The established consensus among scholars and citizens groups is that democracy suffers when U.S. Congress members prepare to leave office—that legislators are quick to satisfy pressure groups’ requests in part because they anticipate being rewarded with financially compelling positions in those organizations once they leave office. But is this actually true? Focusing on 346 of the senators and representatives who left office during the 107th through 111th Congresses (January 2001 to January 2011), this book makes a counterintuitive argument: that job-seeking legislators provide stalwart service to citizens during their final term of office for fear of damaging their reputations and imperiling their post-Congressional career prospects.
After an introductory chapter, author Matthew S. Dabros summarizes past research on political opportunism before discussing how nonelectoral constraints imposed by special interests (namely, diminished post-Congressional employment opportunities) actually encourage job-seeking legislators to provide quality representation to citizens even in their final term in office. The book also describes the nature and identifies the determinants of post-Congressional careers. The chapters use numerous contemporary examples and draw parallels to topics familiar to general readers to ensure that the book is highly accessible and interesting to nonspecialists.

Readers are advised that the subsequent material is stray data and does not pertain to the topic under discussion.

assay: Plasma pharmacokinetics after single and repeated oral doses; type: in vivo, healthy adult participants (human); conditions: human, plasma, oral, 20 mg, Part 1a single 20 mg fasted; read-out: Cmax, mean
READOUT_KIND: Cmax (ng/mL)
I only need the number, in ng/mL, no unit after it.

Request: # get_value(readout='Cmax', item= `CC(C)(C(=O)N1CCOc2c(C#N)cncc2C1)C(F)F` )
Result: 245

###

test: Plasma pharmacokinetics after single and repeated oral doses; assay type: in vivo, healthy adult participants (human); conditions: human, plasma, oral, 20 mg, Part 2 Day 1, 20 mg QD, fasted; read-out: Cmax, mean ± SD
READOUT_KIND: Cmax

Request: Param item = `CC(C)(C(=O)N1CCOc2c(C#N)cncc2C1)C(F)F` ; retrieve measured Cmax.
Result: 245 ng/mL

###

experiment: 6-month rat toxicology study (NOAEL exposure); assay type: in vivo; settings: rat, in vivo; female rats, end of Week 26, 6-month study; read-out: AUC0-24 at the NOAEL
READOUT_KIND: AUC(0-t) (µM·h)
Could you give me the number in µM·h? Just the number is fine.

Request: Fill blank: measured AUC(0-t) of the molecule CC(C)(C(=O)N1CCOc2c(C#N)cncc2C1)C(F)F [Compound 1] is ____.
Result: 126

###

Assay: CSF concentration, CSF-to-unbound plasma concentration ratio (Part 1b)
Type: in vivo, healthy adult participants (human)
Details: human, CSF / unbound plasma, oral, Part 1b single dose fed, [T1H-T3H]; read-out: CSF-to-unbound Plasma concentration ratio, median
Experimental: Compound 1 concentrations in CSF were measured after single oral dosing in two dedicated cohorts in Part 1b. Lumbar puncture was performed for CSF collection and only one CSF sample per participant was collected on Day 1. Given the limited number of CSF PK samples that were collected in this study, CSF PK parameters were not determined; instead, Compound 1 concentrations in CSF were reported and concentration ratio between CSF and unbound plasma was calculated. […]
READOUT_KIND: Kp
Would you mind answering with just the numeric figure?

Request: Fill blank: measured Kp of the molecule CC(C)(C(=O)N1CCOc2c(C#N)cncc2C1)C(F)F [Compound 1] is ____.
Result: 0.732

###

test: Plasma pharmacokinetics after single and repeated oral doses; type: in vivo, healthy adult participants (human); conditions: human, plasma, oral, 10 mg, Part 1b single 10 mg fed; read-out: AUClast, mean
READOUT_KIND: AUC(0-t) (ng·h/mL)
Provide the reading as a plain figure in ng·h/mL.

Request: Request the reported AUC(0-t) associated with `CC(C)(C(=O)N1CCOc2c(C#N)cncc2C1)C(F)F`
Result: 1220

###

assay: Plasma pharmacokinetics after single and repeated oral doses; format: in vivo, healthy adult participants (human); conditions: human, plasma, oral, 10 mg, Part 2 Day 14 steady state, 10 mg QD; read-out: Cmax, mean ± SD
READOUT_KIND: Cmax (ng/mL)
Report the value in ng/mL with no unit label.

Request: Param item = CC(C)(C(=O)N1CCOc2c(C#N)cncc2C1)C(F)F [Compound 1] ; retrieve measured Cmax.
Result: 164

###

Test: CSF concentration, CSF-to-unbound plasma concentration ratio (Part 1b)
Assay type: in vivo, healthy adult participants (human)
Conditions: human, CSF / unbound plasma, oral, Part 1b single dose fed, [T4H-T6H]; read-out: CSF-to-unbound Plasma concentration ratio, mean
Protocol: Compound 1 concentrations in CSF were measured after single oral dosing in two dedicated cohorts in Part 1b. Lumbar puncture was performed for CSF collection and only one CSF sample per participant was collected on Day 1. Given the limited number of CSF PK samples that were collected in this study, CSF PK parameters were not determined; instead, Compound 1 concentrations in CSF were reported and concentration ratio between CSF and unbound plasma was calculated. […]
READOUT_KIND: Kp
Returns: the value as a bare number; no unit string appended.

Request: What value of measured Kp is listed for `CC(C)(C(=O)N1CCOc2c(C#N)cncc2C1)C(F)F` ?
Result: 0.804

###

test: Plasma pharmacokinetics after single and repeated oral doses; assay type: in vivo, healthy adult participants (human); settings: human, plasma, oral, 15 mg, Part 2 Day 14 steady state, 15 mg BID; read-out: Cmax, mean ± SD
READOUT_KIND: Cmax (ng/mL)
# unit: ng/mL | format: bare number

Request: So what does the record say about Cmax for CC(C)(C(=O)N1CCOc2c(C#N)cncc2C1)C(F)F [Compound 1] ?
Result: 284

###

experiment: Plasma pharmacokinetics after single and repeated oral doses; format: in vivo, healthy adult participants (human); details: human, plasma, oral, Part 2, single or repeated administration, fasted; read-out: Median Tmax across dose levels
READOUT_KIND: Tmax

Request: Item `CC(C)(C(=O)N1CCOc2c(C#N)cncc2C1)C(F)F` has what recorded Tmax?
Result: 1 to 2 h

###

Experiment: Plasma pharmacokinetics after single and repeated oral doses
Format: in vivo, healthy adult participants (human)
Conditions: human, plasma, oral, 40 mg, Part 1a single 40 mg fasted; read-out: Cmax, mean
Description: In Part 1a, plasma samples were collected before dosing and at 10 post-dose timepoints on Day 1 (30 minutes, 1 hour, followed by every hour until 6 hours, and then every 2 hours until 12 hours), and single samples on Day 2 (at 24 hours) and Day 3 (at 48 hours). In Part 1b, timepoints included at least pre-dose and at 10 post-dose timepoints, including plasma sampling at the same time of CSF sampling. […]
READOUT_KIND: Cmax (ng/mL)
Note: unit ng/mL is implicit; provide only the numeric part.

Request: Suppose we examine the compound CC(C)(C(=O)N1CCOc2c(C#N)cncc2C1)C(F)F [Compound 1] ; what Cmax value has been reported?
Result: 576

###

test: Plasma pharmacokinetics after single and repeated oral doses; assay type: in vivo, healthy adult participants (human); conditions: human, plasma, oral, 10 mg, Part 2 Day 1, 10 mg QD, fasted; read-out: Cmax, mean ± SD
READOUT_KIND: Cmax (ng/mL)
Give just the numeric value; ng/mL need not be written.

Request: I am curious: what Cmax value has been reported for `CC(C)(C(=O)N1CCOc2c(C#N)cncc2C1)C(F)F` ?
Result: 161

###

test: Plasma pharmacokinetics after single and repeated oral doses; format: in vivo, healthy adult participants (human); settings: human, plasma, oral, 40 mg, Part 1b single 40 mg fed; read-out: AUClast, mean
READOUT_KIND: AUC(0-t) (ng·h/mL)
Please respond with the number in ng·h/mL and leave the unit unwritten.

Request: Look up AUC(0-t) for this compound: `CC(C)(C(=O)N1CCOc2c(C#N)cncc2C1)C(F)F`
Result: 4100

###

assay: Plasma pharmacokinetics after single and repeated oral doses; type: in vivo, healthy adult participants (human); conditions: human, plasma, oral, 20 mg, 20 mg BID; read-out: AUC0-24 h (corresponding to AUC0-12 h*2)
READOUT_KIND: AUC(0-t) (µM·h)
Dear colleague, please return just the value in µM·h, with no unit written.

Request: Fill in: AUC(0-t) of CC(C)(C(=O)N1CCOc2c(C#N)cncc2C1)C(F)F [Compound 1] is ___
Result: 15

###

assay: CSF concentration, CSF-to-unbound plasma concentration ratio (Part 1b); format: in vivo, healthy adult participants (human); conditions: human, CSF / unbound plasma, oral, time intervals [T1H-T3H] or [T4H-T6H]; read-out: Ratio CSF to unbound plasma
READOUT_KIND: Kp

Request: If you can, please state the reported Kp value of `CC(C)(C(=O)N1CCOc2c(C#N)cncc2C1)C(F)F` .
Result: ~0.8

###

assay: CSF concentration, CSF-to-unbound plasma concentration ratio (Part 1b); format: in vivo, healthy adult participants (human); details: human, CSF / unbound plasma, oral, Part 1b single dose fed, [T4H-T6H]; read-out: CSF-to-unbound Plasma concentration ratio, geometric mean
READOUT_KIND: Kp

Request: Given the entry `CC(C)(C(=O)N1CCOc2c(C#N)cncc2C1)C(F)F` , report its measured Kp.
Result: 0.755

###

- Offers a timely and fact-based perspective on the relationship between legislators and special interest organizations, one in which special interests constrain—not exploit—lawmakers' opportunistic proclivities
- Documents how the fear of diminished post-office employment opportunities compels legislators to supply quality representation rather than succumb to opportunism in the final term of officeholding and in the absence of electoral constraints
- Reveals that post-Congressional careers entail more than just lobbying through an up-to-date accounting of the career decisions of almost every senator and representative who left office between 2001 and 2011
- Investigates and identifies the major factors that prompt legislators to remain in public service, take up a career in lobbying or elsewhere in the private sector, or retire from work altogether